High-intensity interval training has changed the way we think about exercise. Decades ago, the prototypical way to get a cardiovascular workout was to walk briskly, run, or cycle. If you were stuck indoors, you could jump on an elliptical machine or rowing machine for 30 minutes to boost your heart rate and derive the benefits of cardiovascular training. These days, there’s a better way – high-intensity interval training.
No doubt, you’re familiar with the structure of a high-intensity or HIIT routine. You exercise hard for a pre-determined period of time, recover, and then repeat the sequence a certain number of times. For example, you might train at a high intensity for 30 seconds and then recover for a minute before repeating. The beauty of HIIT is the intense nature that such an approach offers means you don’t have to exercise as long or as often. In fact, research shows as few as three 10-minute high-intensity interval training sessions per week delivers benefits. For the time-strapped individual, HIIT training might be the ONLY way to work out.
What high-intensity workouts lack in length, they make up for in intensity. For HIIT training to be effective, the active intervals have to be challenging. In general, the intensity of the active intervals should be at least 80% or more of your maximum heart rate, meaning they feel hard or very hard. During the rest intervals, you scale back the intensity to 40% to 50% of maximal heart rate to allow your body to recover enough to work hard again during the next interval. High-intensity interval training is no walk in the park. It challenges your body in a way it may not be accustomed to. But, in turn, HIIT training can:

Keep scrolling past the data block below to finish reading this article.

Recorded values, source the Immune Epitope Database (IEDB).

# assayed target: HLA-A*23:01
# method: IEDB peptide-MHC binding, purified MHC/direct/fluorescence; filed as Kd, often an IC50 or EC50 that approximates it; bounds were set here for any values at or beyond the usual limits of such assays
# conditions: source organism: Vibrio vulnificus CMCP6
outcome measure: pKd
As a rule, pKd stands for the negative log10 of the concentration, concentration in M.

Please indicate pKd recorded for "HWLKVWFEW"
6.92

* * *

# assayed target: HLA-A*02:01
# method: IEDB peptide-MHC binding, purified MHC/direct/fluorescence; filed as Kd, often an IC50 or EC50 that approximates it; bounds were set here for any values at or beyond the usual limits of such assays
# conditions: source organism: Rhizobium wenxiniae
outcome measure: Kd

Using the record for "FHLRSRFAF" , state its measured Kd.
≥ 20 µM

· Improve aerobic AND anaerobic energy systems
· Lower blood pressure
· Improve insulin sensitivity and decrease the risk of metabolic syndrome and type 2 diabetes
· Offer cardiovascular benefits while preserving muscle mass
· Improve blood lipid parameters
· Help with loss of visceral abdominal fat
· Aid in weight loss and weight control
· Build your fitness level quickly and with less time expenditure
All in all, high-intensity interval training heightens the metabolic demands on your body, making it more conducive to fat loss than steady-state aerobic exercise that your body easily adapts to. Plus, you get a boost in calorie burn after the workout is over that’s known as the EPOC, or excess post-exercise oxygen consumption. You’re probably familiar with the concept of oxygen debt and that’s what EPOC is – the additional oxygen your body expends to help your body get back to its pre-exercise state. Your breathing has to return to normal, core body temperature has to drop, your heart rate must slow, muscle glycogen has to be resynthesized, muscle and tissues have to be repaired etc. All of this takes oxygen and consumes energy. That means more post-exercise calorie burn. That’s one of the pay-offs for the hard work.
Crank Up the Tunes?
Now that you know how hard a HIIT workout can be, is there a way to make it FEEL a little easier? After all, the less unpleasant an activity is, the more likely you are to stick with it. A study carried out at McMaster University suggests that cranking up some tunes can make a high-intensity workout more enjoyable.